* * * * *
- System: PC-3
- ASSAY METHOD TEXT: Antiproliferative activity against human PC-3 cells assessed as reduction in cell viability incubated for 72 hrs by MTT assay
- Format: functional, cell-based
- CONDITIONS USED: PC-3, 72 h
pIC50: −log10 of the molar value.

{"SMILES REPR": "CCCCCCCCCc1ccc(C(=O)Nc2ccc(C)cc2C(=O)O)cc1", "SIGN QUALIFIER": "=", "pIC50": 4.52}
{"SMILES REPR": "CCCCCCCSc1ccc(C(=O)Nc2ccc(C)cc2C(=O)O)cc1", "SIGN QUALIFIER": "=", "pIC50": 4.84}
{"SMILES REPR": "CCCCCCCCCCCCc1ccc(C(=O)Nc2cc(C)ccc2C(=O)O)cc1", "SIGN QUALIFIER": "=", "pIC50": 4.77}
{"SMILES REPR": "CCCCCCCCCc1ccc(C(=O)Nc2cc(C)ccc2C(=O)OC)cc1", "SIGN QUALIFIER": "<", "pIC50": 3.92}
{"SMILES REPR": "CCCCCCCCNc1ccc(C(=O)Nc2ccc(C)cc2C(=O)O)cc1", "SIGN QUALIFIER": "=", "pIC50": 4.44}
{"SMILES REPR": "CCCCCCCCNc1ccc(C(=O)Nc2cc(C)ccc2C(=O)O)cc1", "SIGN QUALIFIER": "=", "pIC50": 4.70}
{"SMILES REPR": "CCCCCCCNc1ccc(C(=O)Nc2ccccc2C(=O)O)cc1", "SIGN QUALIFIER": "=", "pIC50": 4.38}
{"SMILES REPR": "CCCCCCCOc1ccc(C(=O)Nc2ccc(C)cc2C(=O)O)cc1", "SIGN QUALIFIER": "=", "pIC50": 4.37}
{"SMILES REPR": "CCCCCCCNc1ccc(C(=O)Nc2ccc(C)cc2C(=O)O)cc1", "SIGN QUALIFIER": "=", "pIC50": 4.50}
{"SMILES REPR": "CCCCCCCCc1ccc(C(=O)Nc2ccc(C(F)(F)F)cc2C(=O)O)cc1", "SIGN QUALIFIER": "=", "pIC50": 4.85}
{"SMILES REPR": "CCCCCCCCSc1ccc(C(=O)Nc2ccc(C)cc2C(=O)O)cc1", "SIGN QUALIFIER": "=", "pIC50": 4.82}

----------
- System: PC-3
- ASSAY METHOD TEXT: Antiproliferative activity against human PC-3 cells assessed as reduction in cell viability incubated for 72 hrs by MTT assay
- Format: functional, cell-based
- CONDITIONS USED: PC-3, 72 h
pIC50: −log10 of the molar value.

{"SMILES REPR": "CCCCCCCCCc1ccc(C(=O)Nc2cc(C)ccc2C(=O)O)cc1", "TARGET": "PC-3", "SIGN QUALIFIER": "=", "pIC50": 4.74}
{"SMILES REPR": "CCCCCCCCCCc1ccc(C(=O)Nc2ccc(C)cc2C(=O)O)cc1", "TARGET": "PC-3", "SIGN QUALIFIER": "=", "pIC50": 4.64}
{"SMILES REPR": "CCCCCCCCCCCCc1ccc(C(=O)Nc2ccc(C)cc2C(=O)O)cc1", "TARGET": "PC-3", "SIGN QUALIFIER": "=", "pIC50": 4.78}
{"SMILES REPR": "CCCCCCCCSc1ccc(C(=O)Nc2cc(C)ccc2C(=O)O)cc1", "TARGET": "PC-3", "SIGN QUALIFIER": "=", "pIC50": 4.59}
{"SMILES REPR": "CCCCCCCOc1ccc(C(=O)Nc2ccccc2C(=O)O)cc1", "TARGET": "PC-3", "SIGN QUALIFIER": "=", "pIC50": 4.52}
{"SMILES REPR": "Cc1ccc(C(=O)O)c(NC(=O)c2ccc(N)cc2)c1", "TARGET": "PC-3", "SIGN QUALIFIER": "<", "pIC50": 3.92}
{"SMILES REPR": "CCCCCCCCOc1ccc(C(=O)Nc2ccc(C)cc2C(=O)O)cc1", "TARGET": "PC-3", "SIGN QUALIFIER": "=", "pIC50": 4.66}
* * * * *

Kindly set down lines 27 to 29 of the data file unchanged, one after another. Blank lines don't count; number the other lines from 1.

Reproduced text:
{"SMILES REPR": "CCCCCCCOc1ccc(C(=O)Nc2ccccc2C(=O)O)cc1", "TARGET": "PC-3", "SIGN QUALIFIER": "=", "pIC50": 4.52}
{"SMILES REPR": "Cc1ccc(C(=O)O)c(NC(=O)c2ccc(N)cc2)c1", "TARGET": "PC-3", "SIGN QUALIFIER": "<", "pIC50": 3.92}
{"SMILES REPR": "CCCCCCCCOc1ccc(C(=O)Nc2ccc(C)cc2C(=O)O)cc1", "TARGET": "PC-3", "SIGN QUALIFIER": "=", "pIC50": 4.66}